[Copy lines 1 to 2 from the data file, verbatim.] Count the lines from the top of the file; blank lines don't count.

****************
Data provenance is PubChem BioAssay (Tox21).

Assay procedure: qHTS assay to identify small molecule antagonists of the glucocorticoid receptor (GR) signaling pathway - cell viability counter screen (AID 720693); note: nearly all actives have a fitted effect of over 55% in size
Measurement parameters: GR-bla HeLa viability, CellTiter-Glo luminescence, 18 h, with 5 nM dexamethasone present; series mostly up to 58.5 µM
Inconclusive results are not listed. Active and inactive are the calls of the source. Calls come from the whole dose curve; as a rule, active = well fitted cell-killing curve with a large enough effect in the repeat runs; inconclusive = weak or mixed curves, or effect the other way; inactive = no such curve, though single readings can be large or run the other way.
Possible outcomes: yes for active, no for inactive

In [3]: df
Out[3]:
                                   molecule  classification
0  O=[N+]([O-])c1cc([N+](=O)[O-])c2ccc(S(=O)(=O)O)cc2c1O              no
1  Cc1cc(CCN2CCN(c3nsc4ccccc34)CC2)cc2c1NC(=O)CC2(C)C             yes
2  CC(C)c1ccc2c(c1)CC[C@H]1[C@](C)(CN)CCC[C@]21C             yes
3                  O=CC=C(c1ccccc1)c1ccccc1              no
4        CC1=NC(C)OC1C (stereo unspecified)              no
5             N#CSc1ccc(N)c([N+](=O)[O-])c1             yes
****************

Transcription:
Data provenance is PubChem BioAssay (Tox21).

Assay procedure: qHTS assay to identify small molecule antagonists of the glucocorticoid receptor (GR) signaling pathway - cell viability counter screen (AID 720693); note: nearly all actives have a fitted effect of over 55% in size